The sex scenes were laughable, at least by today's standards. The stories reeked of misogyny, xenophobia, and racism, and the villians were usually intellectual types who used flowery language and literary references to mock people...until Mike shot them, of course.
Spillane could write a good action scene, though. One of the novels featured Mike getting beaten by a group of thugs on a dark country road.
He's struggling to get out his trusty .45 while being mercilessly pummeled with clubs, and he finally does, Spillane describes how the gun blast illuminates the whole scene for a fraction of a second. It's been years since I read that scene and I still remember it.
Of course, diehard fans will know the famous ending of "I, The Jury," the first Hammer novel, when Mike assassinates his naked lover with a bullet to the gut. As she's dying, the lover, who is also the killer--I warned you, didn't I?-- asks Mike how could he do such a thing.
"It was easy," Mike said.
Spillane actually play Mike Hammer in the film of his novel, The Girl Hunters, where the bloodthirsty private eye literally nails a Commie agent to the floor. And Mickey appeared in a series of funny ads for Miller Lite, along with Rodney Dangerfield and a bunch of sports figures.
And, you know, say what you like about his writing abilities, Spillane got the job done. He produced copy and published books. For all my talk and high aspirations, I'm still trying to finish my novel. Maybe I can learn a thing or two from Spillane.
Cold and Rainy in L.A.
I started reading crime novels after I lost my taste for science fiction. I had no taste for Miss Marple or the other locked door mysteries. I wanted tough cops and private detectives.
I tried my hand at the genre many years ago, back when I was in high school. I wrote a six or seven-page story that takes place entirely in the hero's office and ends with him stepping aside and letting a weasely little loser get killed.
The first line read: "It was cold and rainy in L.A. I live in Brooklyn, so I didn't much care." I thought it was pretty cool back then, but I was much younger.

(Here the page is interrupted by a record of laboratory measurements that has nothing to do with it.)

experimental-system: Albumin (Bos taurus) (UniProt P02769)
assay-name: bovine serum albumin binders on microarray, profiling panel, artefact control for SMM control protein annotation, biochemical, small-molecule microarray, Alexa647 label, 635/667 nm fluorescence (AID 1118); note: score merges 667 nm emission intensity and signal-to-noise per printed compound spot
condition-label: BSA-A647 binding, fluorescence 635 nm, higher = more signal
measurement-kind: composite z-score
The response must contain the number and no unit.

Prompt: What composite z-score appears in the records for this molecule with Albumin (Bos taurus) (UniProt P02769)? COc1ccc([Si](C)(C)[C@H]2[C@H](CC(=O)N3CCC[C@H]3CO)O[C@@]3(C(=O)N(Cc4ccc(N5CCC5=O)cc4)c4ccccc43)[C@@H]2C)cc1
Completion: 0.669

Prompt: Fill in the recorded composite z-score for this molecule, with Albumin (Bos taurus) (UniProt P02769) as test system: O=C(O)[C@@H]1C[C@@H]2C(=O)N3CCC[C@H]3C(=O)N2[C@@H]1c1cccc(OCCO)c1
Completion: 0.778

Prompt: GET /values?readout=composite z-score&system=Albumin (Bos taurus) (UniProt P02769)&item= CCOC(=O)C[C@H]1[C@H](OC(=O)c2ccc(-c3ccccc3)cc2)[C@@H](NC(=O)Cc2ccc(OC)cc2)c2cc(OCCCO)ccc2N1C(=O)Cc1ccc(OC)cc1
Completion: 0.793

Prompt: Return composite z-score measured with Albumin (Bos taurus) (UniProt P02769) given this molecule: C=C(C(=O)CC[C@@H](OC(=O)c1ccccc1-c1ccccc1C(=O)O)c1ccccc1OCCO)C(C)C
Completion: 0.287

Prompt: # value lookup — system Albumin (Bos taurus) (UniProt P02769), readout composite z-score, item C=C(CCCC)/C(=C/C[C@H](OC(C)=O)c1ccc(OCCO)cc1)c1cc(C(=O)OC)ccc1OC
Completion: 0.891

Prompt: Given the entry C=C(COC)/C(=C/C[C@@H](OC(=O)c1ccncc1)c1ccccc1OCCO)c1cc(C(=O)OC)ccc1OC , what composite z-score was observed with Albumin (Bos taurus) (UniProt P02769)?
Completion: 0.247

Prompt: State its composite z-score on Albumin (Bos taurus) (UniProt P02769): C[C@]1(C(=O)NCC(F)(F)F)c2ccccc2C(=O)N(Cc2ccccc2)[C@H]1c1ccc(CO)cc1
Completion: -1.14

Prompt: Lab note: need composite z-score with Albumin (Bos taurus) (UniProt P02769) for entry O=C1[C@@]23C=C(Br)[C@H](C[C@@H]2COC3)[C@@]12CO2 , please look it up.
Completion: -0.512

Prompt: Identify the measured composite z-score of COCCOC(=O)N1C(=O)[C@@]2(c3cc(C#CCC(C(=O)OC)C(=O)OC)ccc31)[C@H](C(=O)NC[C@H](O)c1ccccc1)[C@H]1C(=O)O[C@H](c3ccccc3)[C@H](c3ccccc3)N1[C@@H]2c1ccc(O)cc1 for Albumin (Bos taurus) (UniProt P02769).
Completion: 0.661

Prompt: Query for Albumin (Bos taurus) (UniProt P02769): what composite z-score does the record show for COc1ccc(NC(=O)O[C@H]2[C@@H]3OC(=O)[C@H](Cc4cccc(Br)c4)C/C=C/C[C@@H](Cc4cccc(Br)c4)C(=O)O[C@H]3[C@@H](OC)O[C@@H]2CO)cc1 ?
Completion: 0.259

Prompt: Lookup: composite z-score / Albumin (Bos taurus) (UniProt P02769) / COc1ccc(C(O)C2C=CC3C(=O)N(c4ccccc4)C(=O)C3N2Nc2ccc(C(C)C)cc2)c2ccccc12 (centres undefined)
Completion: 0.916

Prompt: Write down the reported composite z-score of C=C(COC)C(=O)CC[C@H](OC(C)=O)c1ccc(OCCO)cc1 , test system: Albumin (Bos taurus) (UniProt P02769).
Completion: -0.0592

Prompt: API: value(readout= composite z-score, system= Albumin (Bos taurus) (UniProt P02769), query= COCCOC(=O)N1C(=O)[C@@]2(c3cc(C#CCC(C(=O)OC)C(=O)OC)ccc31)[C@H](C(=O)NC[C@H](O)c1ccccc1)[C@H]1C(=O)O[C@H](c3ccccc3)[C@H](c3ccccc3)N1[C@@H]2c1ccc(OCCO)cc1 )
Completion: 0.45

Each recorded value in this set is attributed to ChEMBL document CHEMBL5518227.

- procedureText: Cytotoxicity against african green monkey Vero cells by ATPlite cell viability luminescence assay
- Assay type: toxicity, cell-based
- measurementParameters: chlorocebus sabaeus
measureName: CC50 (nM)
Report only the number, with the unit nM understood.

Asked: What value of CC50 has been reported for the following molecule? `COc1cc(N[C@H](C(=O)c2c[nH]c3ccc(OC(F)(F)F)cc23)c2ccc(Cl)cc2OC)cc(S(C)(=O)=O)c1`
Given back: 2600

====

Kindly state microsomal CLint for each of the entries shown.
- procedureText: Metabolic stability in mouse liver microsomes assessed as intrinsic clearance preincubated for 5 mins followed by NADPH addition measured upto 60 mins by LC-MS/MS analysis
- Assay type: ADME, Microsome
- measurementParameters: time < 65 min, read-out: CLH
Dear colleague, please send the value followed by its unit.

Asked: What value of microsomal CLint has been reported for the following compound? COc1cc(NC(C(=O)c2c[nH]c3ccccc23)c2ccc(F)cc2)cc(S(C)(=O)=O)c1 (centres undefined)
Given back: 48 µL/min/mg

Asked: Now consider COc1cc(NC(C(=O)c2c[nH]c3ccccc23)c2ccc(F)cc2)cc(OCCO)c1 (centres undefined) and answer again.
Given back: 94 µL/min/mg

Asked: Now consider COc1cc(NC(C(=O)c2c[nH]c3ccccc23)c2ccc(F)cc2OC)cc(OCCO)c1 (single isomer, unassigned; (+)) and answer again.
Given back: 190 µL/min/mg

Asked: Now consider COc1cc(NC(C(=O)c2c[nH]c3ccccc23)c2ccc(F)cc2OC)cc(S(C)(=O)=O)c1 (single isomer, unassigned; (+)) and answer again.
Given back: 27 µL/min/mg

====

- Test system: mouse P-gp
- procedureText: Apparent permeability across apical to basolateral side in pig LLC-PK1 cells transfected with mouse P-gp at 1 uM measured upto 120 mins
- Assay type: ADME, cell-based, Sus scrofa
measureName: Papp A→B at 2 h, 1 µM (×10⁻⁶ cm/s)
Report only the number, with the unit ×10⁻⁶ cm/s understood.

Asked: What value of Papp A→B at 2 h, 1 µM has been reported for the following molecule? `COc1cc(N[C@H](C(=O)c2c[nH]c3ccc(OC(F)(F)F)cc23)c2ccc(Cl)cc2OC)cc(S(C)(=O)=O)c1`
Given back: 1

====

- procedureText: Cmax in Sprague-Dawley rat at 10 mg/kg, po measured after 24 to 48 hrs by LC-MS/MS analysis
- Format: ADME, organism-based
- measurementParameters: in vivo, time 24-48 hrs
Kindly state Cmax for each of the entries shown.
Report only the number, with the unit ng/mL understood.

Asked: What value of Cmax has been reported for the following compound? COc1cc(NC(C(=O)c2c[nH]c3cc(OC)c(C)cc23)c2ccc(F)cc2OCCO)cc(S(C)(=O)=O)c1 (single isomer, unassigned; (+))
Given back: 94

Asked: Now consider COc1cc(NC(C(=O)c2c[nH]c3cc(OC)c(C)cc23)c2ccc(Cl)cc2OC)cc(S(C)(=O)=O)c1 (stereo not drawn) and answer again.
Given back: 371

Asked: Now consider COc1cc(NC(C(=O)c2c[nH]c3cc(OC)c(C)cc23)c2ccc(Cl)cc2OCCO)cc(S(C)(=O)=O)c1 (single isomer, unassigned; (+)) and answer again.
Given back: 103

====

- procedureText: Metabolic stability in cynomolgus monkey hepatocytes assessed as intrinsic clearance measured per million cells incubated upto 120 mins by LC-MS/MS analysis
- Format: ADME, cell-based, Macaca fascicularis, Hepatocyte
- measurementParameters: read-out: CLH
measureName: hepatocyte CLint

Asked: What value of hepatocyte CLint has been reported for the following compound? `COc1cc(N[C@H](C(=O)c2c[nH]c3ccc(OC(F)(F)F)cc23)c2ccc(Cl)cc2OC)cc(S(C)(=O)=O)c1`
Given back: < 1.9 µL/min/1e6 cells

I created my own private eye, Nick Morocco. I took the name after one of my dad's customers and wrote about three or four stories featuring this guy in Brooklyn, with no license, no office, and apparently no common sense as he constantly got his rear end in a sling. I'm sure these stories around here some place, I'm just not so sure I want to read them.
When I was a kid I used to thumb through the Yellow Pages and look at the ads under "Private Investigators." They were mostly security companies, rather than lone wolf types, and most of them were dedicated to divorce work, unlike so many fictional private eyes who would never go near that sort of thing.
One ad featured a cartoony drawing of a detective with a deer stalker cap and magnifying glass. He was grinning cruelly, I thought, beneath a slogan that said "A Picture is Worth A Thousand Words." I was a child, so I wasn't sure what people would need a picture of, but it seemed kind of creepy.
I found one lone private eye in Brooklyn. There was no ad, just the name, Jack Nordell, a Court Street address, and a phone number. I pictured him as this tough-looking guy with a fedora, working out of his office beneath the Brooklyn Bridge. I found out later my geography was a little off. I don't know whatever happened to Jack Nordell.
One time the phone company mistakenly ran our home phone with a private detective agency. Every so often someone would call looking for a shamus and we had to explain the mistake to them.
I imagined what it would be like if I fibbed a little and actually took a case. I could solve it on my own and show everyone I had what it takes to be a private eye.
One time my mother picked up the phone and the woman at the other end of the line got right down to business:
"I want a man followed," she said, skipping any kind of greeting.